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Re: RDF vocabulary definitions

From: Sandro Hawke <sandro@w3.org>
Date: Tue, 19 Nov 2002 12:32:54 -0500
Message-Id: <200211191732.gAJHWsH02642@roman.hawke.org>
To: Jeen Broekstra <jeen.broekstra@aidministrator.nl>
cc: Manne Miettinen <manne.miettinen@csc.fi>, www-rdf-interest@w3.org

> 
> Manne Miettinen wrote:
> 
>  > Here's a beginners' question, please tolerate...
>  >
>  > I would like to know what is the difference between rdfs:Class and
>  > rdf:Description when defining a class in my own RDF vocabulary. Are
>  > the following two class definitions equivalent?
>  >
>  > <rdfs:Class rdf:ID="MyClass">
>  >   <rdfs:subClassOf
>  >    rdf:resource="http://www.w3.org/2000/01/rdf-schema#Class"/>
>  > </rdfs:Class>
>  >
>  > <rdf:Description rdf:ID="MyClass">
>  >   <rdf:type
>  >    rdf:resource="http://www.w3.org/2000/01/rdf-schema#Class"/>
>  > </rdf:Description>
> 
> No, these are not equivalent. It becomes easier when you try to take
> into account which triples an RDF parser would produce from the above
> syntax.
> 
> The first one produces these two triples:
> 
> <_:MyClass> <rdf:type> <rdfs:Class>
> <_:MyClass> <rdfs:subClassOf> <rdfs:Class>
> 
> The second one produces just this one triple:
> 
> <_:MyClass> <rdf:type> <rdfs:Class>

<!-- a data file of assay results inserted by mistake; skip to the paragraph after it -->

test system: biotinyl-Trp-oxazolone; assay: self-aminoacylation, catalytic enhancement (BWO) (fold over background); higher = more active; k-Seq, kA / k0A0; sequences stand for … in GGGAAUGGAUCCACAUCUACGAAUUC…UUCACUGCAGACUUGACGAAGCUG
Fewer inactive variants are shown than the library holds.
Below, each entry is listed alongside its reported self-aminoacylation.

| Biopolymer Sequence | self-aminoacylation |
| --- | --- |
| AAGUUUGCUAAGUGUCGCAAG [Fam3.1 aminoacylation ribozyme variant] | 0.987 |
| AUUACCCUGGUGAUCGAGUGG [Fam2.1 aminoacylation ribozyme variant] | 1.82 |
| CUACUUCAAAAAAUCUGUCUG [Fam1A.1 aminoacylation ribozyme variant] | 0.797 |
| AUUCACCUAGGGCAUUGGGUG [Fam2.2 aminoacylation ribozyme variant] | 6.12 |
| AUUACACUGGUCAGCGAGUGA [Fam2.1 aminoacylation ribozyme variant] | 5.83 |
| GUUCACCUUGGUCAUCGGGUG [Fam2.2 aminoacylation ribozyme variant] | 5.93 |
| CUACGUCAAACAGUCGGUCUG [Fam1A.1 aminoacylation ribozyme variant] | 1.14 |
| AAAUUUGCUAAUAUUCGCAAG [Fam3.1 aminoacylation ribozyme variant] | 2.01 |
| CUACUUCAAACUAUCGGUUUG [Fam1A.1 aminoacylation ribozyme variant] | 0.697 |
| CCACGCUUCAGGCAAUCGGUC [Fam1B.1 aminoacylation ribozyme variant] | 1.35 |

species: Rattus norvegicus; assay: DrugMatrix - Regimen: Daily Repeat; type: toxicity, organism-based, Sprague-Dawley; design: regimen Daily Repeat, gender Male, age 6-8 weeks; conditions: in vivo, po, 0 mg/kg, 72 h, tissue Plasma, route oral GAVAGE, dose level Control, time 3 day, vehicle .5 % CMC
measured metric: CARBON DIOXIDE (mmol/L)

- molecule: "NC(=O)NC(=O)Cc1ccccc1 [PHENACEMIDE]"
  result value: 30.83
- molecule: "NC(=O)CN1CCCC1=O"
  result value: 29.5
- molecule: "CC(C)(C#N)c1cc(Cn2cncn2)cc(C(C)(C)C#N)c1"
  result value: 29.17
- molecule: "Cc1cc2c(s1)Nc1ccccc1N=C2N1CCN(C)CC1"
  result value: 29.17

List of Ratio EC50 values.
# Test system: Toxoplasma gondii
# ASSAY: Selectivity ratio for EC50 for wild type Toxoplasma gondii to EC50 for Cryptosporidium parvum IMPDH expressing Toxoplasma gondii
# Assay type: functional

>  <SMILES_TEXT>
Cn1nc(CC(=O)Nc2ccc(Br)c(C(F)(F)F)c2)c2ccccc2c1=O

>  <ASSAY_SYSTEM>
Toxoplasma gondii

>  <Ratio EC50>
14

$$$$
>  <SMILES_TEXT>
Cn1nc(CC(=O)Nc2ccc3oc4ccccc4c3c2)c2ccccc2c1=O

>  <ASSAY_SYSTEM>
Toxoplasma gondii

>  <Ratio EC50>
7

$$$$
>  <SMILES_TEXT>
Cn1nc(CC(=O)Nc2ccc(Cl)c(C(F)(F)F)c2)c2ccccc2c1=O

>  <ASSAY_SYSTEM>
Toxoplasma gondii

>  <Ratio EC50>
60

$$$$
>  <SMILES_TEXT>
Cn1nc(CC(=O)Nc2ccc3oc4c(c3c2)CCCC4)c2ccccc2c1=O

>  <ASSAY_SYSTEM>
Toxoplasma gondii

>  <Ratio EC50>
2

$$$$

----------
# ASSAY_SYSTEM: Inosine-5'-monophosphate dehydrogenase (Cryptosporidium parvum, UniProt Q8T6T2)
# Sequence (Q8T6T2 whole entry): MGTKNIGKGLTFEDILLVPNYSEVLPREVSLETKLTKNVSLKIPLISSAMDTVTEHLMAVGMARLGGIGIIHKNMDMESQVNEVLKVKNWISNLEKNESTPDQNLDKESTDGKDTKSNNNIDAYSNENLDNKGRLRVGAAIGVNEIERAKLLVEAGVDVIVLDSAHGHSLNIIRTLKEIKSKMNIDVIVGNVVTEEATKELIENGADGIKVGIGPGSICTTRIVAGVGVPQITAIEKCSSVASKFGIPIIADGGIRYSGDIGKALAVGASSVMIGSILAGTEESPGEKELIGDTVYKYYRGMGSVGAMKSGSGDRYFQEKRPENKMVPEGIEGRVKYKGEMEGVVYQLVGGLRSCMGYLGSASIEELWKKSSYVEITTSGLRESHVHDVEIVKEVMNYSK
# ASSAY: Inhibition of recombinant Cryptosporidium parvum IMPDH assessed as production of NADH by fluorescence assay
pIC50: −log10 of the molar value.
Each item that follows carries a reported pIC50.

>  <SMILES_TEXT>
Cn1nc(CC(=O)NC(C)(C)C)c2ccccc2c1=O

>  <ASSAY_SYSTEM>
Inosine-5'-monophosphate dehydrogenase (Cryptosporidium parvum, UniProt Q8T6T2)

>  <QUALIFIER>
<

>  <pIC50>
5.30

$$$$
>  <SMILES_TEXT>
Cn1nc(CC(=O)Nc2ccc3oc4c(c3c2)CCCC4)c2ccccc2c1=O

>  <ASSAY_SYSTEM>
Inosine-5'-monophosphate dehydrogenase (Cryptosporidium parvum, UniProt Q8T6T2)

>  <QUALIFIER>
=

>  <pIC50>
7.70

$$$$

> 
> As an aside, I'm not quite sure why you would want the subClassOf
> statement in the first example, it's not forbidden but certainly awkward
> modeling.
> 
> Going back to XML syntax, the <rdfs:Class> element is just a shorthand
> notation for stating that the description being given is of type
> rdfs:Class. So the following two definitions _are_ equivalent:
> 
> <rdfs:Class rdf:ID="MyClass"/>
> 
> <rdf:Description rdf:ID="MyClass">
>     <rdf:type rdf:resource="http://www.w3.org/2000/01/rdf-schema#Class"/>
> </rdf:Description>
> 
> Hope that helps.

While that's all true, the inputs have an identical RDFS closure [1].
That means they'll be treated the same by software which implements
RDFS inference.  When I use a term (such as rdfs:Class) in authoring
RDF documents, I generally assume my readers will "understand" it, and
that means they'll be doing RDFS inference.  Its true there may be
useful RDF processors which do not understand RDFS, but it's hard to
author thinking about all the possible partial-understandings.

      -- sandro

[1] http://www.w3.org/TR/rdf-mt/#rdfs_entail  (although I can't find
    my way through the rules to get the desired triple, it should be
    there.)
Received on Tuesday, 19 November 2002 12:33:31 GMT

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